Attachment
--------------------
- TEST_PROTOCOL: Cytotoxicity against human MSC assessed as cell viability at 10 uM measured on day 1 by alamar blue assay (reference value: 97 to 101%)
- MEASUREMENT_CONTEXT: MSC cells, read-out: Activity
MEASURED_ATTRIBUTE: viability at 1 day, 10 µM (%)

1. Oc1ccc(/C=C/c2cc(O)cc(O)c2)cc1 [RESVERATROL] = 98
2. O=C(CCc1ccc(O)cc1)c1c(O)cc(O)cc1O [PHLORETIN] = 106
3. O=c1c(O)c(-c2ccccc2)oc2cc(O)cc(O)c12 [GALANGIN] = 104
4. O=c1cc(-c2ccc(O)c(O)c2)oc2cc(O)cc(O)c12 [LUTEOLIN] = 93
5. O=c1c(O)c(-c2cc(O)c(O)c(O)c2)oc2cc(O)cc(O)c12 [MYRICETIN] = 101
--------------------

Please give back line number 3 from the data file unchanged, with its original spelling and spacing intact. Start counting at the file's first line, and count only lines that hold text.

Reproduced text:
MEASURED_ATTRIBUTE: viability at 1 day, 10 µM (%)